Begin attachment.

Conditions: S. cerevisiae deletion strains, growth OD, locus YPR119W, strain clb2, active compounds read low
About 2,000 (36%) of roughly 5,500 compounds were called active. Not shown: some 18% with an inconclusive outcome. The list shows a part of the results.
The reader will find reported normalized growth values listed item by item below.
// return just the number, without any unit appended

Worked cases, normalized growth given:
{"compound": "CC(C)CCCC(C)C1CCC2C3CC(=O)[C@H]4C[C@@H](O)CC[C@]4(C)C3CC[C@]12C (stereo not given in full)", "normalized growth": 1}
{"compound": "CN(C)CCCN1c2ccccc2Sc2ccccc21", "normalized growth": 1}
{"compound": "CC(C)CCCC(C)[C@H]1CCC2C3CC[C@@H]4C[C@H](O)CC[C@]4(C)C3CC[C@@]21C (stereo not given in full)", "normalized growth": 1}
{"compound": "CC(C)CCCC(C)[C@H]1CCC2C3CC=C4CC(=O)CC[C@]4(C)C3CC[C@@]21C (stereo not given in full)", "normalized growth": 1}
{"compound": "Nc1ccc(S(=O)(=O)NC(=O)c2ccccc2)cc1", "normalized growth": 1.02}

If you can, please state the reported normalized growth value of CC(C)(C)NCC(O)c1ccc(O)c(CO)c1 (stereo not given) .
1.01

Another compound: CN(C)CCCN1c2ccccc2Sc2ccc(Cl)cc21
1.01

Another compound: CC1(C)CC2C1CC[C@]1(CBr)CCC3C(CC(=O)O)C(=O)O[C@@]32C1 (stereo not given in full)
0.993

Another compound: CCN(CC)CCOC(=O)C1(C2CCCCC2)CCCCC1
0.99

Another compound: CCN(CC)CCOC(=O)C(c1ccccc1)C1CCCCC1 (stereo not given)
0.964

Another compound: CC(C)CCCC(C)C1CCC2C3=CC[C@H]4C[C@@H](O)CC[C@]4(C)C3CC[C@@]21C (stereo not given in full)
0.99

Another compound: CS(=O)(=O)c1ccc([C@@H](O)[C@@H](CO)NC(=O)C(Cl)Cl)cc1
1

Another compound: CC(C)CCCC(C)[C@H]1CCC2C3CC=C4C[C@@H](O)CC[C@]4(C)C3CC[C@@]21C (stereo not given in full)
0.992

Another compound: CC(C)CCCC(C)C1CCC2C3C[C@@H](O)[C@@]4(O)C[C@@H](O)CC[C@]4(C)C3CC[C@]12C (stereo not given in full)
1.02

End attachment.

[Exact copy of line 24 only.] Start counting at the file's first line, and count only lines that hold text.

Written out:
1